In Ireland and the EU, chronic hepatitis C (HCV) infection is responsible for a considerable health and economic burden. It is increasingly being recognised that addressing this global challenge requires effective cooperation between primary and secondary care and multidisciplinary approaches to care. As part of a project to integrate primary and secondary care for patients at risk of, or infected with HCV (‘Heplink’), we developed a Multidisciplinary Educational Masterclass Series for healthcare professionals working in primary care.
Participants were recruited from local general practice, NGOs and Addiction Treatment Services
34 healthcare professionals attended the Masterclass Series.
100% of participants ‘strongly agreed’ or ‘agreed’ that the Masterclass helped them ‘appreciate the role of primary care’ and ‘secondary care’ in ‘the management of patients with HCV’ as well as ‘describing new approaches to assessment (Fibroscan)’ (96-100%) and ‘treatment’ (85-96%) of patients with HCV. In regards to making an integrated model of care happen in practice, 100% of participants indicated the importance of a ‘desginated nurse to liaise with hospital services’ and that ‘educational programmes’ (91-100%) and ‘computerised-decision making’ (88-92%) would be also be of value.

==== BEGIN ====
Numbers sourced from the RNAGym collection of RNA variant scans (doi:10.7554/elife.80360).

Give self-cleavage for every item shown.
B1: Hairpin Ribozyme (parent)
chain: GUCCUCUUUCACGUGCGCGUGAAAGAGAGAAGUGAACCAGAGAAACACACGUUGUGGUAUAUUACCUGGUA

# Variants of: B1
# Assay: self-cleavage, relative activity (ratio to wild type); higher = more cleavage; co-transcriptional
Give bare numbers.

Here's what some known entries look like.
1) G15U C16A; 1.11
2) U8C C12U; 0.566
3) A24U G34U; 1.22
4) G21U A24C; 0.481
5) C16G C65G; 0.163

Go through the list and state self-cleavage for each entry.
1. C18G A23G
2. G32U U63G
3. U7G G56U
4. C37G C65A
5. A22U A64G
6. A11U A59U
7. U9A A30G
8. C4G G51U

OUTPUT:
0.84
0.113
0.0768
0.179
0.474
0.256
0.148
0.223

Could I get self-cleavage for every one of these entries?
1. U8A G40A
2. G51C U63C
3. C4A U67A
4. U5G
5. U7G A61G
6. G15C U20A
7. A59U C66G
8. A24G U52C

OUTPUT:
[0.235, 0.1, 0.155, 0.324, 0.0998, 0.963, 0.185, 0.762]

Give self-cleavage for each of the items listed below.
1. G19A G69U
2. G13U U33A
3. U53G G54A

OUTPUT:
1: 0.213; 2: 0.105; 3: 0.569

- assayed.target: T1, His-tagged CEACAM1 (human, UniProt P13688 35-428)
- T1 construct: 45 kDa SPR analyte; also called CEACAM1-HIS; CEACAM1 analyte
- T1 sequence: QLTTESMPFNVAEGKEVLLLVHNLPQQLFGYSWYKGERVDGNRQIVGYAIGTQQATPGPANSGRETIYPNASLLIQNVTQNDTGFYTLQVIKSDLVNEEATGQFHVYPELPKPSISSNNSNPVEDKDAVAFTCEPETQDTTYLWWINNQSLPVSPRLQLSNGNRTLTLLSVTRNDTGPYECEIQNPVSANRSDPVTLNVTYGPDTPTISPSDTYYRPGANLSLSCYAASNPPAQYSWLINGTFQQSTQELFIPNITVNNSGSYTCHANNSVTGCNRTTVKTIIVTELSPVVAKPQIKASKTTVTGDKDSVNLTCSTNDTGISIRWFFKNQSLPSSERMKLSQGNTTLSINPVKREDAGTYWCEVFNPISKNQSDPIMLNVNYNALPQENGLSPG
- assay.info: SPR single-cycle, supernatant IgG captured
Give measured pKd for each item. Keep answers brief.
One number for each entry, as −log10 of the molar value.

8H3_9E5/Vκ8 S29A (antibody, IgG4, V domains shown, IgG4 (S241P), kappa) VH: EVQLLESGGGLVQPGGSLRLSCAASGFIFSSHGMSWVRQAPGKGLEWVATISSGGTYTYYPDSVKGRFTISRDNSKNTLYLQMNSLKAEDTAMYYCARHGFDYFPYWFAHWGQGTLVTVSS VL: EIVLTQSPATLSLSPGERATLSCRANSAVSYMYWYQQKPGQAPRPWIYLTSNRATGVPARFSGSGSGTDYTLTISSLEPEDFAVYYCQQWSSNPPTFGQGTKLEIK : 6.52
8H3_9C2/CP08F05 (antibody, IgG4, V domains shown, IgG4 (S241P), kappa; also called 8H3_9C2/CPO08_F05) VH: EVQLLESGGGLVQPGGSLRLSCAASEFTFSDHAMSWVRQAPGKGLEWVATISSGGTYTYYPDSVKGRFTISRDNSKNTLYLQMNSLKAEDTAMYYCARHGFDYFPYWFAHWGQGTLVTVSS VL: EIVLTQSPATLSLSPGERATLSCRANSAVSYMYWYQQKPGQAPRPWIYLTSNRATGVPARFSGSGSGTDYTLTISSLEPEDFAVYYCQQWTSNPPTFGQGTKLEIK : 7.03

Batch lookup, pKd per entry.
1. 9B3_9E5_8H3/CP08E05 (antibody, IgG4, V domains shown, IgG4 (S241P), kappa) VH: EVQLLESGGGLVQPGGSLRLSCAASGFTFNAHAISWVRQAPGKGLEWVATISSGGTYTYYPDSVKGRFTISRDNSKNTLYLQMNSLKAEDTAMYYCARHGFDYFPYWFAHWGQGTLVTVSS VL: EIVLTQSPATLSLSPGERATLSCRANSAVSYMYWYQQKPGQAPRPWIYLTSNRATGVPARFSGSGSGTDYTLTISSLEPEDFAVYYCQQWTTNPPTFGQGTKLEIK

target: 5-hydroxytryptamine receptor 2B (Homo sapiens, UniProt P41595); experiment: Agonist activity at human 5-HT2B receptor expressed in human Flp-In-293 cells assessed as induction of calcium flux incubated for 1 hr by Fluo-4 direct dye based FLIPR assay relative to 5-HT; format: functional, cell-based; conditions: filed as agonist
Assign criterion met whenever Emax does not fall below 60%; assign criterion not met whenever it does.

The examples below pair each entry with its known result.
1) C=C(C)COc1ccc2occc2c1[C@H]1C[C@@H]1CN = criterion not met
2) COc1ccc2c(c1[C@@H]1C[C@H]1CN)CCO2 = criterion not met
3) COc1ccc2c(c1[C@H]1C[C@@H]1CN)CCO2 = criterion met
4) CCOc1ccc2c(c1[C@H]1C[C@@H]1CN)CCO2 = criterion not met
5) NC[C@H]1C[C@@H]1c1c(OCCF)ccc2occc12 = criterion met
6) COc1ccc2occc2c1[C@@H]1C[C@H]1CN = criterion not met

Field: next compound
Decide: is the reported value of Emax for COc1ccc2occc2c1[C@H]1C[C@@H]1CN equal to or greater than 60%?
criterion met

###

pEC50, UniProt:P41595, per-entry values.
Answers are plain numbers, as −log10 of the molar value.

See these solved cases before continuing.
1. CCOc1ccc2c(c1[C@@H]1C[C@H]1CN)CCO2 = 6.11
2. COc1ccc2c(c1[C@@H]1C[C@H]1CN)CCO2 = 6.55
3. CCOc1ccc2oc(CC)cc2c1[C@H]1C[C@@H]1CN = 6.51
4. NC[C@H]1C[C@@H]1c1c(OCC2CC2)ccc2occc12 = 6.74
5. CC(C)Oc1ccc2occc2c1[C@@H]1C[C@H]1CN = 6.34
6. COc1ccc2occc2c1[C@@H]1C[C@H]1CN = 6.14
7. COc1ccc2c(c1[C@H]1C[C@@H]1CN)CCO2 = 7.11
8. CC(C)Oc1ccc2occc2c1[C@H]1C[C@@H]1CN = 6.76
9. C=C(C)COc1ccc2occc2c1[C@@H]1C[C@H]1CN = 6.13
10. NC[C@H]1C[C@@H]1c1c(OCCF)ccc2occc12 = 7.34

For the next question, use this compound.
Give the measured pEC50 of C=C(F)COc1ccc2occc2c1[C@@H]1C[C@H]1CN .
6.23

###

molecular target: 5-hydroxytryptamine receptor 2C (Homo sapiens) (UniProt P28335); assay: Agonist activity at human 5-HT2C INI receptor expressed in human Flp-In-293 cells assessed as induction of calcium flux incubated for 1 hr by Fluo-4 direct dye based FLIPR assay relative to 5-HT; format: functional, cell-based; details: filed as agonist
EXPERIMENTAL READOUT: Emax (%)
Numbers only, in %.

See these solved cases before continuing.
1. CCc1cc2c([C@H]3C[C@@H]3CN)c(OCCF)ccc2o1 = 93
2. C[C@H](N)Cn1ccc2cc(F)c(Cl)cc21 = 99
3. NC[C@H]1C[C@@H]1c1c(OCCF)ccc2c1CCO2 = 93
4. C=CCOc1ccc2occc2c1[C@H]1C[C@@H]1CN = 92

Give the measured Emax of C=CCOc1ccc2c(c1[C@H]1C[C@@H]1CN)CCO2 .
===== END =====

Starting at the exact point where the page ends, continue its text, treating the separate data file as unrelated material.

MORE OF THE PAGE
This paper highlights the potential importance of integrated approaches to healthcare in optimising hepatitis C care in the community and identifies strategies that can enhance effective implementation.
Dr Geoff McCombe1, 2, Ms Bashayer Almaazmi1, Dr John S. Lambert1, 2, Ms Gordana Avramovic 2, Ms Carol Murphy2, Ms Mairead O’Connor2, Ms Nicola Perry3 , Prof Walter Cullen1, 2 1 UCD School of Medicine 2 Centre for Infectious Diseases Research, Catherine McAuley Centre, Mater Misericordiae University Hospital 3Community Response primary alcohol and hepatitis C service, Dublin
Conflicts of interest:
Funding Sources: n/a
no conflict of interest